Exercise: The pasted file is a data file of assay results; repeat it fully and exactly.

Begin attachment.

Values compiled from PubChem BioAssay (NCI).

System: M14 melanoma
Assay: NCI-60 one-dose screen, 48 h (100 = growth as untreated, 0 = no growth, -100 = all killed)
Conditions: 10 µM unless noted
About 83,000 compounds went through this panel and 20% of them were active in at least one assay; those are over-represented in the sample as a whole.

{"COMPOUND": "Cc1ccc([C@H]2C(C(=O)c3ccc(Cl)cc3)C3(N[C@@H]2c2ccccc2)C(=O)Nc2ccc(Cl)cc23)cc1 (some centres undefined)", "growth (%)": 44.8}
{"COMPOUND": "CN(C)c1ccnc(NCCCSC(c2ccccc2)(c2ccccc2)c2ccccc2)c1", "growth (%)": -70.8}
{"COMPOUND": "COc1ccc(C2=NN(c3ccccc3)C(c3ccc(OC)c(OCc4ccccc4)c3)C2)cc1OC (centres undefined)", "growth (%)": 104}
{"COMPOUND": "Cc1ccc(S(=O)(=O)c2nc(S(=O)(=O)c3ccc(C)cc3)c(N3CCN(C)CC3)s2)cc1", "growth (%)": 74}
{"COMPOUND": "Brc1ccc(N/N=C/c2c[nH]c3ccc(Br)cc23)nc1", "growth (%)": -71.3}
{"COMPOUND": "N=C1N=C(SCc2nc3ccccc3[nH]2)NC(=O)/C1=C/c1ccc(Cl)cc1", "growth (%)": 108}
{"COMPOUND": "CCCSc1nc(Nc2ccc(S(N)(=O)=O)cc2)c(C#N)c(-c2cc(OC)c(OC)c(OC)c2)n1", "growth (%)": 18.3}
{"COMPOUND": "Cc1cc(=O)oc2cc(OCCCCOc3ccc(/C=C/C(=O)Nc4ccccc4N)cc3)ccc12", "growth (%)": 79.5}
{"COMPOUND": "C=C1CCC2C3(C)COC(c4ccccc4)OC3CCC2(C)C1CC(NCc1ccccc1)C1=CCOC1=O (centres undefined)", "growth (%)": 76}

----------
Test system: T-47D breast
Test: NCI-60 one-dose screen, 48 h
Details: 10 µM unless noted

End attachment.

Values compiled from PubChem BioAssay (NCI).

System: M14 melanoma
Assay: NCI-60 one-dose screen, 48 h (100 = growth as untreated, 0 = no growth, -100 = all killed)
Conditions: 10 µM unless noted
About 83,000 compounds went through this panel and 20% of them were active in at least one assay; those are over-represented in the sample as a whole.

{"COMPOUND": "Cc1ccc([C@H]2C(C(=O)c3ccc(Cl)cc3)C3(N[C@@H]2c2ccccc2)C(=O)Nc2ccc(Cl)cc23)cc1 (some centres undefined)", "growth (%)": 44.8}
{"COMPOUND": "CN(C)c1ccnc(NCCCSC(c2ccccc2)(c2ccccc2)c2ccccc2)c1", "growth (%)": -70.8}
{"COMPOUND": "COc1ccc(C2=NN(c3ccccc3)C(c3ccc(OC)c(OCc4ccccc4)c3)C2)cc1OC (centres undefined)", "growth (%)": 104}
{"COMPOUND": "Cc1ccc(S(=O)(=O)c2nc(S(=O)(=O)c3ccc(C)cc3)c(N3CCN(C)CC3)s2)cc1", "growth (%)": 74}
{"COMPOUND": "Brc1ccc(N/N=C/c2c[nH]c3ccc(Br)cc23)nc1", "growth (%)": -71.3}
{"COMPOUND": "N=C1N=C(SCc2nc3ccccc3[nH]2)NC(=O)/C1=C/c1ccc(Cl)cc1", "growth (%)": 108}
{"COMPOUND": "CCCSc1nc(Nc2ccc(S(N)(=O)=O)cc2)c(C#N)c(-c2cc(OC)c(OC)c(OC)c2)n1", "growth (%)": 18.3}
{"COMPOUND": "Cc1cc(=O)oc2cc(OCCCCOc3ccc(/C=C/C(=O)Nc4ccccc4N)cc3)ccc12", "growth (%)": 79.5}
{"COMPOUND": "C=C1CCC2C3(C)COC(c4ccccc4)OC3CCC2(C)C1CC(NCc1ccccc1)C1=CCOC1=O (centres undefined)", "growth (%)": 76}

----------
Test system: T-47D breast
Test: NCI-60 one-dose screen, 48 h
Details: 10 µM unless noted